The Gemäldegalerie houses one of the world’s great collections of European paintings, despite suffering massive losses during and after WWII, when more than 400 large works were destroyed by a fire in a bomb shelter, and hundreds of paintings were stolen by the members of the various victorious armies or confiscated by the Russian military and never returned. It’s ironic that a war that was fought in part because of Germany’s belief in the superiority of its culture resulted in so many of the greatest real achievements of that culture being blasted into rubble or carted off to Russia.
Rich as the permanent collection is, with its masterpieces by Titian and Caravaggio, Raphael and Titian, Rubens and Rembrandt, the blockbuster exhibit at the Gemäldegalerie was an amazing show called Botticelli 2015 – 1445.
After his death in 1510, Sandro Botticelli was largely forgotten until his work was re-evaluated in the 19th Century. Since then, his reputation has grown, and his influence can be seen in the works of countless artists. The exhibition featured hundreds of pieces that echoed–sometimes obviously, other times not—the art of Botticelli.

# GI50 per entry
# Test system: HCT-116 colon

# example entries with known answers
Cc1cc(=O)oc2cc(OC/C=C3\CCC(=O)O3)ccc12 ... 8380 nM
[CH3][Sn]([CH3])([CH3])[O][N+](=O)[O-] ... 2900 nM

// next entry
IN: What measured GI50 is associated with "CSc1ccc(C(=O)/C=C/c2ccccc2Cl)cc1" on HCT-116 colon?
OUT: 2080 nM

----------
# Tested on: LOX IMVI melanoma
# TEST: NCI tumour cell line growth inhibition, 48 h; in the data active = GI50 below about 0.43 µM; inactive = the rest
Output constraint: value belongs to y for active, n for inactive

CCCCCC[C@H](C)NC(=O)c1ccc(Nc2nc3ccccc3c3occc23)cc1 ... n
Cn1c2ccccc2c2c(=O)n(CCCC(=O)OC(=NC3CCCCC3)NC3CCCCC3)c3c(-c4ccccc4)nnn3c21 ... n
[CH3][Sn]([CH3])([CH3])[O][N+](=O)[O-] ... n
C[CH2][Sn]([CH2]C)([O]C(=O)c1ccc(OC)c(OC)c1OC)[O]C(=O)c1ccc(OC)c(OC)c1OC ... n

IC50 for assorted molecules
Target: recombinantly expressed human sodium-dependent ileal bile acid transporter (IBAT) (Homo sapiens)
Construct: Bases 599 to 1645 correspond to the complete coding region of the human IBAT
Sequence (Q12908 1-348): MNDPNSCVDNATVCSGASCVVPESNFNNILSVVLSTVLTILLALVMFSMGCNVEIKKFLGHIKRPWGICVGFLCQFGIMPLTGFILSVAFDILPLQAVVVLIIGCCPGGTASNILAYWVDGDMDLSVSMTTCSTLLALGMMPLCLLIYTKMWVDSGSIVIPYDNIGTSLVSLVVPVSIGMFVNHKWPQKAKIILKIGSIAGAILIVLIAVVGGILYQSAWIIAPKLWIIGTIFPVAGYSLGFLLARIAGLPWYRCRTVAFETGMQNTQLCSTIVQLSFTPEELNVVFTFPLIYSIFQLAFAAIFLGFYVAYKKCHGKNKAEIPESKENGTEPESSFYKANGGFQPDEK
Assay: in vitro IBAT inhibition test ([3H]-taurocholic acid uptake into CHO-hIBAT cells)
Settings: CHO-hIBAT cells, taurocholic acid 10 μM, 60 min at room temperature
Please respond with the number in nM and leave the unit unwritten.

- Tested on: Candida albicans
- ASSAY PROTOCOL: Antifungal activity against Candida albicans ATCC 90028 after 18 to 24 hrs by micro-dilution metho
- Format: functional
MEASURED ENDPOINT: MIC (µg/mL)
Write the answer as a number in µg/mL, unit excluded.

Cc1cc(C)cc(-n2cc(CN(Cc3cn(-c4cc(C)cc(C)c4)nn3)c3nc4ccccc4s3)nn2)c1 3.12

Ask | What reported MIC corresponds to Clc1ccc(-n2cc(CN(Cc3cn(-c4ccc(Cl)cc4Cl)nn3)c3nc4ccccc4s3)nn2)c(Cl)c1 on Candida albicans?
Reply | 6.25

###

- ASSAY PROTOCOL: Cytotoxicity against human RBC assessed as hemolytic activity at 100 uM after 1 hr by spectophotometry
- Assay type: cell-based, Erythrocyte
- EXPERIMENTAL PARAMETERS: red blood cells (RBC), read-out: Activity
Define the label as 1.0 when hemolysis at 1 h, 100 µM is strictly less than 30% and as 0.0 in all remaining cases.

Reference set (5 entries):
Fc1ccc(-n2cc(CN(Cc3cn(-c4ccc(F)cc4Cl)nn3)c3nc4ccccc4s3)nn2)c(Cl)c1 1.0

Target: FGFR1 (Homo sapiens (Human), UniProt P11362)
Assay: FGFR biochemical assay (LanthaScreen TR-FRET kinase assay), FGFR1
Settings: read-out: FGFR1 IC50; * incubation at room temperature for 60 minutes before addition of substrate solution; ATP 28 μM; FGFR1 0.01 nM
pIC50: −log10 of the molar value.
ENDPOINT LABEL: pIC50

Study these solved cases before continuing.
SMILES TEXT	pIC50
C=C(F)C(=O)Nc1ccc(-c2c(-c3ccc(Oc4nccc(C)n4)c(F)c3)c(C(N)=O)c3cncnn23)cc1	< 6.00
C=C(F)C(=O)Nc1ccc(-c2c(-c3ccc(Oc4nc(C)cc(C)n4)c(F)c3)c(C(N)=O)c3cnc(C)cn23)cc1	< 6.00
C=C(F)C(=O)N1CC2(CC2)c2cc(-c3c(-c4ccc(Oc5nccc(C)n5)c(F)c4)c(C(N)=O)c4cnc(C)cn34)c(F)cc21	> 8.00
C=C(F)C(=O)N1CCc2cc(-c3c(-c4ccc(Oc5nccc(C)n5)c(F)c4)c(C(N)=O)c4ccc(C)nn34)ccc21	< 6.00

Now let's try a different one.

Here are some samples:
The show at the Gemäldegalerie runs through 24 January 2016. It was only after I got home and reviewed the guide that I discovered that the exhibition is a collaboration between the Gemäldegalerie and the V&A. A version of the show, retitled Botticelli Reimagined, will run at the V&A from 5 March 2016 through 3 July 2016.